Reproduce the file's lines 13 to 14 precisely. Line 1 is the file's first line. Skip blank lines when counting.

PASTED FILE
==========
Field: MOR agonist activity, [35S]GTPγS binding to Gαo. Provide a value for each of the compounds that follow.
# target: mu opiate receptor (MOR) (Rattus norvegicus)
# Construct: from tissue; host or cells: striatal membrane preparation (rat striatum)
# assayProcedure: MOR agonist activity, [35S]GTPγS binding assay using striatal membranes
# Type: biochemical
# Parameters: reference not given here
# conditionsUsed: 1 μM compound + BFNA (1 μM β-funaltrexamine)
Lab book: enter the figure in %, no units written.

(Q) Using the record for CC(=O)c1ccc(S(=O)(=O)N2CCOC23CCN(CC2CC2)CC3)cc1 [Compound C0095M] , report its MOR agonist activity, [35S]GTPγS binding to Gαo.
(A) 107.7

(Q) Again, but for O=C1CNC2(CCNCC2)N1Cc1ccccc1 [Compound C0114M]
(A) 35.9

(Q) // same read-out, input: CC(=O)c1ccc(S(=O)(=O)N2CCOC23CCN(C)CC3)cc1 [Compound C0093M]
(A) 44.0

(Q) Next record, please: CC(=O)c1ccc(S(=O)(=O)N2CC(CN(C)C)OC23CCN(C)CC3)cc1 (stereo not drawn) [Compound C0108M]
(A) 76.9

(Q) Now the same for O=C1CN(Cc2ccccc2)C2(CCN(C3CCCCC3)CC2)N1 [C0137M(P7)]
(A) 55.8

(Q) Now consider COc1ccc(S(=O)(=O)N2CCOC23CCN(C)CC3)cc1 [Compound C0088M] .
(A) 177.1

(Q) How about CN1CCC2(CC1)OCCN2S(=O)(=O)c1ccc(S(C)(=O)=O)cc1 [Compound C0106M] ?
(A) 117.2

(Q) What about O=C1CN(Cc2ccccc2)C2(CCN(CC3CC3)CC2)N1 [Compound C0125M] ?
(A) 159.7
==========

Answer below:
(Q) // same read-out, input: CC(=O)c1ccc(S(=O)(=O)N2CCOC23CCN(C)CC3)cc1 [Compound C0093M]
(A) 44.0